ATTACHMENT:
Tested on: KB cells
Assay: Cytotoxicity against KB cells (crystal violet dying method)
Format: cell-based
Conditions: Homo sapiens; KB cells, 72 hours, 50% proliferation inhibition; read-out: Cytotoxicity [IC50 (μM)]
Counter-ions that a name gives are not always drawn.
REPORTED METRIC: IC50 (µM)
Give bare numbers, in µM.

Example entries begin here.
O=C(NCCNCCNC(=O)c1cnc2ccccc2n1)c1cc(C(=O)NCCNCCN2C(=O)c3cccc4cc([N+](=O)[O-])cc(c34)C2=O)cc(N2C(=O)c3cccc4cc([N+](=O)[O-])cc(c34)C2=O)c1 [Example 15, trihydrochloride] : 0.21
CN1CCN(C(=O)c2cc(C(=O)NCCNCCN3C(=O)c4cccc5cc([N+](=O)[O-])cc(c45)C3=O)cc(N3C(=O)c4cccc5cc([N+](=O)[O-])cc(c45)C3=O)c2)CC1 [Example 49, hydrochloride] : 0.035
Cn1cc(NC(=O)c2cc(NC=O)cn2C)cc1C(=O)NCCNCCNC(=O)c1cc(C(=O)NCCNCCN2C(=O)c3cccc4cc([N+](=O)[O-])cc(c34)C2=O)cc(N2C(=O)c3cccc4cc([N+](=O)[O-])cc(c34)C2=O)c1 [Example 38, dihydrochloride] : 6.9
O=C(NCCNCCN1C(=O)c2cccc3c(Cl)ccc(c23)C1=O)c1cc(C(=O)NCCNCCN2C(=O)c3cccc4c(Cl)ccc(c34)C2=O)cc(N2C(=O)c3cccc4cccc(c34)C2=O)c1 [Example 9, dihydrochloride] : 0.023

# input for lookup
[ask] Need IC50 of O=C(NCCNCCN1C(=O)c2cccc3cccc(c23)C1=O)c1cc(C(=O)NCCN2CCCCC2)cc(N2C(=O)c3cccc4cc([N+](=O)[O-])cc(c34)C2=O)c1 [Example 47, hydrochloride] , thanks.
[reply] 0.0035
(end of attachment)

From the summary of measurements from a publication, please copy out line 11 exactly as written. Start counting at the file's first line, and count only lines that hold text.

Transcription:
Cn1cc(NC(=O)c2cc(NC=O)cn2C)cc1C(=O)NCCNCCNC(=O)c1cc(C(=O)NCCNCCN2C(=O)c3cccc4cc([N+](=O)[O-])cc(c34)C2=O)cc(N2C(=O)c3cccc4cc([N+](=O)[O-])cc(c34)C2=O)c1 [Example 38, dihydrochloride] : 6.9